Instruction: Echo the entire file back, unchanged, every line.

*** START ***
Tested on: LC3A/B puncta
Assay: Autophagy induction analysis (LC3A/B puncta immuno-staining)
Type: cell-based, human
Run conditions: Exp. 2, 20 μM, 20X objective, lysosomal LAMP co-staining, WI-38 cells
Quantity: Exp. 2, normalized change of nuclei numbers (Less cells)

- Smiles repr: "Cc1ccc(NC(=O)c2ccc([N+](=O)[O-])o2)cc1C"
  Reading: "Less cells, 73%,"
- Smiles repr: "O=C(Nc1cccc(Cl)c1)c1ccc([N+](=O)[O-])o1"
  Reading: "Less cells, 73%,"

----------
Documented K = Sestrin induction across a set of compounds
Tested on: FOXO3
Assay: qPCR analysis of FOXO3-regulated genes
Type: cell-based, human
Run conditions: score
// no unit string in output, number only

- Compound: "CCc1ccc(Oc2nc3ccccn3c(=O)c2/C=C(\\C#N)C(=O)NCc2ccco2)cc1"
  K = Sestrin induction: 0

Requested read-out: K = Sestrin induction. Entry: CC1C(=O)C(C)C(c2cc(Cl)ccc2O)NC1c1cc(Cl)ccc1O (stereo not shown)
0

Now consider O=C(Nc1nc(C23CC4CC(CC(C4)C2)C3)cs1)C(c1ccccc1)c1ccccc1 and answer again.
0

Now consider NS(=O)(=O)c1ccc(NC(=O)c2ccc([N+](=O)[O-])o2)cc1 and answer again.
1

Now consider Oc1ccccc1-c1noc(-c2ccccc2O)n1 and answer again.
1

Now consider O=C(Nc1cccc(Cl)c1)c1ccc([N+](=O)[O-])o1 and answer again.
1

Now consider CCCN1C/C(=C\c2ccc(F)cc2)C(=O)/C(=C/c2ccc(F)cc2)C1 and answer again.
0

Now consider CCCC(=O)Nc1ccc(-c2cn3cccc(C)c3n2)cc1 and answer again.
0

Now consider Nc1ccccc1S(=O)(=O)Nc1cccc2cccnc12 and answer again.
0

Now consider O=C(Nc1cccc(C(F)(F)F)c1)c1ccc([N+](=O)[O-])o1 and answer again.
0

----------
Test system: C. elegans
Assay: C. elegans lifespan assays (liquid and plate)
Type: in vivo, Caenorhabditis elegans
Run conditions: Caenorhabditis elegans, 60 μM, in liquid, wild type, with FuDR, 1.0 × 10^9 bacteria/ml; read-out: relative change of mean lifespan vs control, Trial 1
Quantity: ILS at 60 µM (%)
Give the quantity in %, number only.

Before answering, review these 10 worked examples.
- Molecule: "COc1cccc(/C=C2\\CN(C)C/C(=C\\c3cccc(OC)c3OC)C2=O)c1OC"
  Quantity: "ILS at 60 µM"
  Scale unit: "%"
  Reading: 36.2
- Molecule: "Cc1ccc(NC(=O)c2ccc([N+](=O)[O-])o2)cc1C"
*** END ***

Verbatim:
Tested on: LC3A/B puncta
Assay: Autophagy induction analysis (LC3A/B puncta immuno-staining)
Type: cell-based, human
Run conditions: Exp. 2, 20 μM, 20X objective, lysosomal LAMP co-staining, WI-38 cells
Quantity: Exp. 2, normalized change of nuclei numbers (Less cells)

- Smiles repr: "Cc1ccc(NC(=O)c2ccc([N+](=O)[O-])o2)cc1C"
  Reading: "Less cells, 73%,"
- Smiles repr: "O=C(Nc1cccc(Cl)c1)c1ccc([N+](=O)[O-])o1"
  Reading: "Less cells, 73%,"

----------
Documented K = Sestrin induction across a set of compounds
Tested on: FOXO3
Assay: qPCR analysis of FOXO3-regulated genes
Type: cell-based, human
Run conditions: score
// no unit string in output, number only

- Compound: "CCc1ccc(Oc2nc3ccccn3c(=O)c2/C=C(\\C#N)C(=O)NCc2ccco2)cc1"
  K = Sestrin induction: 0

Requested read-out: K = Sestrin induction. Entry: CC1C(=O)C(C)C(c2cc(Cl)ccc2O)NC1c1cc(Cl)ccc1O (stereo not shown)
0

Now consider O=C(Nc1nc(C23CC4CC(CC(C4)C2)C3)cs1)C(c1ccccc1)c1ccccc1 and answer again.
0

Now consider NS(=O)(=O)c1ccc(NC(=O)c2ccc([N+](=O)[O-])o2)cc1 and answer again.
1

Now consider Oc1ccccc1-c1noc(-c2ccccc2O)n1 and answer again.
1

Now consider O=C(Nc1cccc(Cl)c1)c1ccc([N+](=O)[O-])o1 and answer again.
1

Now consider CCCN1C/C(=C\c2ccc(F)cc2)C(=O)/C(=C/c2ccc(F)cc2)C1 and answer again.
0

Now consider CCCC(=O)Nc1ccc(-c2cn3cccc(C)c3n2)cc1 and answer again.
0

Now consider Nc1ccccc1S(=O)(=O)Nc1cccc2cccnc12 and answer again.
0

Now consider O=C(Nc1cccc(C(F)(F)F)c1)c1ccc([N+](=O)[O-])o1 and answer again.
0

----------
Test system: C. elegans
Assay: C. elegans lifespan assays (liquid and plate)
Type: in vivo, Caenorhabditis elegans
Run conditions: Caenorhabditis elegans, 60 μM, in liquid, wild type, with FuDR, 1.0 × 10^9 bacteria/ml; read-out: relative change of mean lifespan vs control, Trial 1
Quantity: ILS at 60 µM (%)
Give the quantity in %, number only.

Before answering, review these 10 worked examples.
- Molecule: "COc1cccc(/C=C2\\CN(C)C/C(=C\\c3cccc(OC)c3OC)C2=O)c1OC"
  Quantity: "ILS at 60 µM"
  Scale unit: "%"
  Reading: 36.2
- Molecule: "Cc1ccc(NC(=O)c2ccc([N+](=O)[O-])o2)cc1C"